|1737||Born in Philadelphia|
||Graduated from the College of Philadelphia –
as first graduate
|1761||Admitted to the bar|
||Published “The Lawfulness, Excellency and
Advantage of Instrumental Music, in the
Public Worship of God, but chiefly of Organs.”
|1774||Appointed to the New Jersey Governor’s Council|
||Published “A Pretty Story” – a satire,
which lost him his post.
|1776||Delegate to the Continental Congress|
|1776||Signed the Declaration of Independence|
|1776-78||Served on the Continental Navy Board|
||Published “The Battle of the Kegs” –
an anti-British satire.
|1779-89||Served on the Admiralty Court of Pennsylvania|
||Published the musical composition,
“Seven Songs for the Harpsichord or Forte-Piano.”
|1791||Died in Philadelphia.|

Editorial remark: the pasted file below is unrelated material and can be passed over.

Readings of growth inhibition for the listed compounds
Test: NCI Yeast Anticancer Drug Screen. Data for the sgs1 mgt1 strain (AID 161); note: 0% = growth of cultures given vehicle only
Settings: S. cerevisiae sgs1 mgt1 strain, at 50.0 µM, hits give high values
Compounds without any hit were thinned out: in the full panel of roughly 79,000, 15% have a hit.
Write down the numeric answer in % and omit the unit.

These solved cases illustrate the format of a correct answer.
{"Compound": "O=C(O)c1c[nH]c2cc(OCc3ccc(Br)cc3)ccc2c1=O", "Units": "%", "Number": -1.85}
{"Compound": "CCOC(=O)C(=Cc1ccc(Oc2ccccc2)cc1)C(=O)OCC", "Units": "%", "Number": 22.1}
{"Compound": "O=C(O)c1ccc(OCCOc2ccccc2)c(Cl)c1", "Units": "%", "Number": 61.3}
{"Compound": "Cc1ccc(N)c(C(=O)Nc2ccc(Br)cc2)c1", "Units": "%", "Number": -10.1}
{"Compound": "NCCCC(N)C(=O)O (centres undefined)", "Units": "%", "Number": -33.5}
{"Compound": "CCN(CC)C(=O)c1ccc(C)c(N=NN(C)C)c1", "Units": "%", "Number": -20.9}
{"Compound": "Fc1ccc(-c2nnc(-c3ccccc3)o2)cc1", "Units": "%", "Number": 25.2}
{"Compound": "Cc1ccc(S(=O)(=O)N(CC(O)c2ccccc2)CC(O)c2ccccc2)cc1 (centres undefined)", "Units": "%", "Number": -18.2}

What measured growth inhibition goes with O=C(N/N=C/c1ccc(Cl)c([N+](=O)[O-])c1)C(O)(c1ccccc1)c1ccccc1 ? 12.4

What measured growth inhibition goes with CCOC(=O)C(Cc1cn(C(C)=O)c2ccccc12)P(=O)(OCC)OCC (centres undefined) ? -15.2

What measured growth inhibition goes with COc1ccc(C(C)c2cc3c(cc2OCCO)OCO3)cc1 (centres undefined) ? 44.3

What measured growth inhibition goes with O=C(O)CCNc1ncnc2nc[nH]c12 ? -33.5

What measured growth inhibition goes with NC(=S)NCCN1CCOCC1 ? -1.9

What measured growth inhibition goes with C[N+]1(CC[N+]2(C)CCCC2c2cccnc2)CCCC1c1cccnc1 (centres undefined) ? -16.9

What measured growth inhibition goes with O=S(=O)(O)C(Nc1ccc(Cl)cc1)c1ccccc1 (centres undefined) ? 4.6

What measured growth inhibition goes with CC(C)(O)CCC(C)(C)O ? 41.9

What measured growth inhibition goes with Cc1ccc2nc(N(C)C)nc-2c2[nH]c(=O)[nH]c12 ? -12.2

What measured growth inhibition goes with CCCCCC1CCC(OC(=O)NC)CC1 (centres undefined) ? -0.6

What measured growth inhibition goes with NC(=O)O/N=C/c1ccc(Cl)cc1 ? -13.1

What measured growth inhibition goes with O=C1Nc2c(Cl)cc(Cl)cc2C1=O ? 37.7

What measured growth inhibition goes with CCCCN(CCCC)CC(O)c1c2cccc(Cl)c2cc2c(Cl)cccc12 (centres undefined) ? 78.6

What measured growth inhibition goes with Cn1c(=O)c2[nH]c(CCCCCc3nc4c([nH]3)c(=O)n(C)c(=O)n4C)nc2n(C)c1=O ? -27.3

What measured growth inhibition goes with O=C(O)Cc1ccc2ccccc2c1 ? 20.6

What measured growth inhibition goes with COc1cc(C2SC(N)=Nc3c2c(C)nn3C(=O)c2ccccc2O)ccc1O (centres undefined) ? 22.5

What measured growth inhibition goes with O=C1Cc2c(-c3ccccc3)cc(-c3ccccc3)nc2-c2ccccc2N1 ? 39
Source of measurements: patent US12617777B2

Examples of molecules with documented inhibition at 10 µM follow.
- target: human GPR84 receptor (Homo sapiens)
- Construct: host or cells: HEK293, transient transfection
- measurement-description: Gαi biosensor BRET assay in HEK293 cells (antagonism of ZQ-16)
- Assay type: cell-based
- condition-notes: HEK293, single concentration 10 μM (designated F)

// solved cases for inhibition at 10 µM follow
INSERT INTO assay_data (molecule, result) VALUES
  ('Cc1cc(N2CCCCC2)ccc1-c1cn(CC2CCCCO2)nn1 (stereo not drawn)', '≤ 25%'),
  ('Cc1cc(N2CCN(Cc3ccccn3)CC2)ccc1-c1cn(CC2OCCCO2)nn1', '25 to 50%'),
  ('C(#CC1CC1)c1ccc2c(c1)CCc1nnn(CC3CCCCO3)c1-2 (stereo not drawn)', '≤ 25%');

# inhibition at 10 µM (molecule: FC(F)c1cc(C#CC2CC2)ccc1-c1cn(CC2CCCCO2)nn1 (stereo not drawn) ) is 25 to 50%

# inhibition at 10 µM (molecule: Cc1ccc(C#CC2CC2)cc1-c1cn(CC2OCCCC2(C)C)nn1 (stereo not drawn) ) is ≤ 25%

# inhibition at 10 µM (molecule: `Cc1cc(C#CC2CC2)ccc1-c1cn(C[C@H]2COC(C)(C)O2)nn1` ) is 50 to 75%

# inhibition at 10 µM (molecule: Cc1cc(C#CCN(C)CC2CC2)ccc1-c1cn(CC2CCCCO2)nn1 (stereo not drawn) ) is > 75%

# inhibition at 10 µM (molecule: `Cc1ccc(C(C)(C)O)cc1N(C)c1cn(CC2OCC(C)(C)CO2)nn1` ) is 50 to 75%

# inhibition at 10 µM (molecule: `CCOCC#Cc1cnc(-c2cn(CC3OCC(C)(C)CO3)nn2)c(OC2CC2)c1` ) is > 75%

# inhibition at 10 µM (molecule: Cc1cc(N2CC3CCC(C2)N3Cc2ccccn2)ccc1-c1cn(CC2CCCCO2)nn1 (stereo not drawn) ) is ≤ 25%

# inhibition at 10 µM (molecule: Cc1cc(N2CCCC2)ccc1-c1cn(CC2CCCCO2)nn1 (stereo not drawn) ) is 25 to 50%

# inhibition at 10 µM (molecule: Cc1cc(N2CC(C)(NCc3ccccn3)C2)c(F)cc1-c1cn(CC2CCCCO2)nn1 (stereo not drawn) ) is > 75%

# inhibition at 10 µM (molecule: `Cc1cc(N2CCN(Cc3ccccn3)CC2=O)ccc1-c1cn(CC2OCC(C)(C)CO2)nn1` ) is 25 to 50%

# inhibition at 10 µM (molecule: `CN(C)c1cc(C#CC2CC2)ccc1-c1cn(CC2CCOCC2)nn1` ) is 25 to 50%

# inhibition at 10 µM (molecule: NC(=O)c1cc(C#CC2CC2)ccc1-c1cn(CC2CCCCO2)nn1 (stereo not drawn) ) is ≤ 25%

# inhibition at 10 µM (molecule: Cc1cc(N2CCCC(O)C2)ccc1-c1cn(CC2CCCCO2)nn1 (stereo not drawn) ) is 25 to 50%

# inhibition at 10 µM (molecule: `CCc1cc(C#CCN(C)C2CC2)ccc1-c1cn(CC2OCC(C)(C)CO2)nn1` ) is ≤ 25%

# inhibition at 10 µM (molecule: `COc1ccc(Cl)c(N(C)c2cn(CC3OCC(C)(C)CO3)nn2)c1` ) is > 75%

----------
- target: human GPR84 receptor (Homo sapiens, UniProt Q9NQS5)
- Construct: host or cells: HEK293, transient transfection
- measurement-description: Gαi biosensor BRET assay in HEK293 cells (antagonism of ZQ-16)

Did Francis Hopkinson design the first American flag?
George Washington created the design of the first American flag, and requested Francis Hopkinson, the artist, to draw it. A committee, comprised of George Washington, Colonel George Ross and Robert Morris, all fellow-worshippers at Christ Church, Philadelphia, were appointed by Congress to visit Mrs. Elizabeth Ross, a fellow-worshipper at this church, requesting that she sew the first American flag. Francis Hopkinson, being a member of Christ Church, is buried in Christ Church Graveyard, together with John Ross, the Upholsterer – Betsy Ross’ husband.
To learn more, click here. (Founders’ book)